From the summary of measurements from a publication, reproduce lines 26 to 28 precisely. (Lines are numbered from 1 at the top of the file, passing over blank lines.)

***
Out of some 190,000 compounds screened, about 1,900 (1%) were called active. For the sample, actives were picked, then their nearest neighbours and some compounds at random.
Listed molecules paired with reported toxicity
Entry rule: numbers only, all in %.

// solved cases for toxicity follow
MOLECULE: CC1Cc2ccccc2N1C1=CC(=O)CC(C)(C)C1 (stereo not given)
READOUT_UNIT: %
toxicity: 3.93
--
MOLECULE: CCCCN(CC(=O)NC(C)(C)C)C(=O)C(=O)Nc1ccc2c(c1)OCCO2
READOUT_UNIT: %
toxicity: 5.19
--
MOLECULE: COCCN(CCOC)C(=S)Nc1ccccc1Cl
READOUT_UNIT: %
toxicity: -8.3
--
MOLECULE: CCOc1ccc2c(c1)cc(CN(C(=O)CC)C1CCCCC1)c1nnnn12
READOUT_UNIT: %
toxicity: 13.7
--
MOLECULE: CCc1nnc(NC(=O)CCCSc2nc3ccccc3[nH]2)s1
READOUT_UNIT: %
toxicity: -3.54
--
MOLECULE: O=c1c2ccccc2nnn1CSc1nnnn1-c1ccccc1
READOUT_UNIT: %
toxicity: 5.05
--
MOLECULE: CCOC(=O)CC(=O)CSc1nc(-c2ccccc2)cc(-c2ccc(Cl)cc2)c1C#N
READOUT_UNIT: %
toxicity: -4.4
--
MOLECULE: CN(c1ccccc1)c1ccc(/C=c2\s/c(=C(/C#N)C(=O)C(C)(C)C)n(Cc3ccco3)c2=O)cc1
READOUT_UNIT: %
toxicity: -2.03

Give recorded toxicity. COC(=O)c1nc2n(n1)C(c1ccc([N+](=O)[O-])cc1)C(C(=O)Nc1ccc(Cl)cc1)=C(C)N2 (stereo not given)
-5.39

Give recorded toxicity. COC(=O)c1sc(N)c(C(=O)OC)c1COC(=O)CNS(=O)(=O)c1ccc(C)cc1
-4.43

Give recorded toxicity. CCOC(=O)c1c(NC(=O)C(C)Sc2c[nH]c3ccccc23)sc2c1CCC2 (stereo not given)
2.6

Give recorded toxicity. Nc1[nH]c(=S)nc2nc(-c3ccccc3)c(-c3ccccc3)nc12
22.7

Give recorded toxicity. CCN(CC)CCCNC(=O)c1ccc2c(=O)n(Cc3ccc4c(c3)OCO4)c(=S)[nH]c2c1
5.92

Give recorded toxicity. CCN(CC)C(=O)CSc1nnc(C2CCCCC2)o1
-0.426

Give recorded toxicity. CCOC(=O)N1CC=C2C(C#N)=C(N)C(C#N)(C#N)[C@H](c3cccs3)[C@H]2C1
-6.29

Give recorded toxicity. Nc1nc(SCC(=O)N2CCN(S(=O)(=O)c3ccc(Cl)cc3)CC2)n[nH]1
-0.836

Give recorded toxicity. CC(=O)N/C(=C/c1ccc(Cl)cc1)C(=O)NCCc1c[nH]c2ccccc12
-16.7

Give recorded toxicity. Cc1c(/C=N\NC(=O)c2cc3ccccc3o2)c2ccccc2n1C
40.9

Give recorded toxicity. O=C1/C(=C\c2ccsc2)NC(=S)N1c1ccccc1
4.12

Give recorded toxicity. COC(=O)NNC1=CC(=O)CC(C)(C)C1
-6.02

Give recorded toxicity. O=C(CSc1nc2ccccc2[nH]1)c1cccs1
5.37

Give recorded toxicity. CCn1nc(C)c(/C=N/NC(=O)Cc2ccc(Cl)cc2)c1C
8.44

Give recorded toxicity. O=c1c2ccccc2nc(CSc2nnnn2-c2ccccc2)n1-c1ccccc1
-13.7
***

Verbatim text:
READOUT_UNIT: %
toxicity: 5.05
--